Exploring Our Love Affair with Rose
The history and uses of the swoon-worthy, versatile flower.
At Bodha, we love the mysterious, exotic flavour that rose lends to our drinks. In fact, our rose and cardamom lightly sparkling soft drink was the first flavour we perfected and launched.
But where did the rose come from? And how can you best use its’ enchanting floral taste in cooking?
A Rosy Story
The Greek writer Achilles Tatius called the rose the “queen of flowers” in the second century AD, but how old is the rose really?
According to fossil evidence, it dates back 35 million years. Some 5000 years ago, people in China began cultivating roses in gardens; people became enamoured with the rose and its’ blushing petals.
As the popularity of the rose continued to spread in the Near East along with the Persian idea of the paradise garden, it made its way to Europe via the Romans. The plants were imported from the East, brought in by savvy merchants.
The Many Uses of The Rose
In her famous book, Le Langage des Fleurs, Charlotte de la Tour says of the rose, “nature has exhausted herself in trying to lavish on it the freshness of beauty, of form, perfume, brilliancy, and grace.”
The Romans didn’t leave the loveliness of rose to be wasted in gardens alone — they crafted rose perfume and rose water to use as scents, in food and wine and for bathing. On special occasions, they used rose petals as lavish carpets.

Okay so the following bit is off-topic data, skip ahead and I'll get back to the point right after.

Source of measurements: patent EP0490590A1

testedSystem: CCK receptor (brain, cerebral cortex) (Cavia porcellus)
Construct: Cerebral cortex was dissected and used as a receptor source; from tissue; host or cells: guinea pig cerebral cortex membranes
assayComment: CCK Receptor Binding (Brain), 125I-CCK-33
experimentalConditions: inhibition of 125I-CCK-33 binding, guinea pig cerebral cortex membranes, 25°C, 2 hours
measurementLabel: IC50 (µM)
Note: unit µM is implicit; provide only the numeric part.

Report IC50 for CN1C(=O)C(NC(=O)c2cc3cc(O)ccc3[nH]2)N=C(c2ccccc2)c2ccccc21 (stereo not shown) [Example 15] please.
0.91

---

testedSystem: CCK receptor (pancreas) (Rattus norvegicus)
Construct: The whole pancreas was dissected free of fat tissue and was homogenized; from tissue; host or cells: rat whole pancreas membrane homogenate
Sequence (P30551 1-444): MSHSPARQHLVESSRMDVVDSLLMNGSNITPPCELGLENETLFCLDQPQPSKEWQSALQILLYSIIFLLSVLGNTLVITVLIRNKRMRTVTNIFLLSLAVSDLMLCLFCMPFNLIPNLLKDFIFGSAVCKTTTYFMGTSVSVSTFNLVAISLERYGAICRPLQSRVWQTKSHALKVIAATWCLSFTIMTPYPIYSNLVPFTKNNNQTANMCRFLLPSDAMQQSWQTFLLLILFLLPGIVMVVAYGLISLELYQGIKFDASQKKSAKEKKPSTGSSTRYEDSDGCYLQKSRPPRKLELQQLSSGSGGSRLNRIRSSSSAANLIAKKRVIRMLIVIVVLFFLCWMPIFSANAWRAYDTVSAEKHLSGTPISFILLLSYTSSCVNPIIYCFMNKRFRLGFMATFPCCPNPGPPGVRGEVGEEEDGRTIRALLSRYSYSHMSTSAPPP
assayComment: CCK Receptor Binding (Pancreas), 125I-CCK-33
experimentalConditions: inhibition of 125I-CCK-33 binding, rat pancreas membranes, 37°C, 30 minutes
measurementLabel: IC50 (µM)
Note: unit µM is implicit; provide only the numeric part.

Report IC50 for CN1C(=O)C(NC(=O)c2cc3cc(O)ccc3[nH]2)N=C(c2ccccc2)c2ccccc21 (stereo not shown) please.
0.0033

In modern Western culture, the sweet musk scent of rose is still very popular in beauty and wellbeing products, and you might find rose used occasionally in desserts or sweet dishes as an ingredient or decoration.
In other cuisines, the heady flavour of rose is adored, as it should be.
Using Rose in Cooking
As you’ve likely noticed, many Middle Eastern confectionery and desserts incorporate the flavour of rose using rose water. Turkish delight is a prime example, which when made traditionally, is a cheerful way to end a meal.
Rosewater syrup is also poured over Middle Eastern desserts — including Baklava, Kataifi, Kanafeh, Awwamaat & Macaroons — and the flavour pairs beautifully with other rich, sweet flavours like cardamom, saffron and honey.
In India, rose water is a key ingredient in Kashmiri Biryani and Kulfi and can be used in sweetened rice dishes.
Desserts aren’t the only dish to benefit from a little rose oomph though; the flower makes savoury dishes shine. Rose can be added to the spice mix ras el hanout, along with cinnamon, clove, cumin, turmeric, pepper, coriander, and an array of other spices. The fragrant seasoning is then used in chicken or lamb tagines or as a meat rub for traditional dishes like grilled quail.
Which Type of Rose Should I Use?
As a rule, the more fragrant the rose, the more flavour it will add to your dish — so follow your nose!
Just about any variety of rose can be used for cooking. Just make sure they’re classed as edible, meaning they’re free of harmful chemicals and pesticides. Pink or yellow rose varieties and some white roses are wonderful in the kitchen. Save the red kind for Valentine’s Day gifting though, as they tend to have little flavour.
At Bodha, we love using the Damask rose. The Damask is an incredibly fragrant variety that has been used for centuries to make rose water and rose-scented oils. We wanted only the best and most fragrant rose for our Eastern-inspired beverages.
Treat your tastebuds to a little rosiness, try our aromatic rose and cardamom lightly sparkling premium soft drink.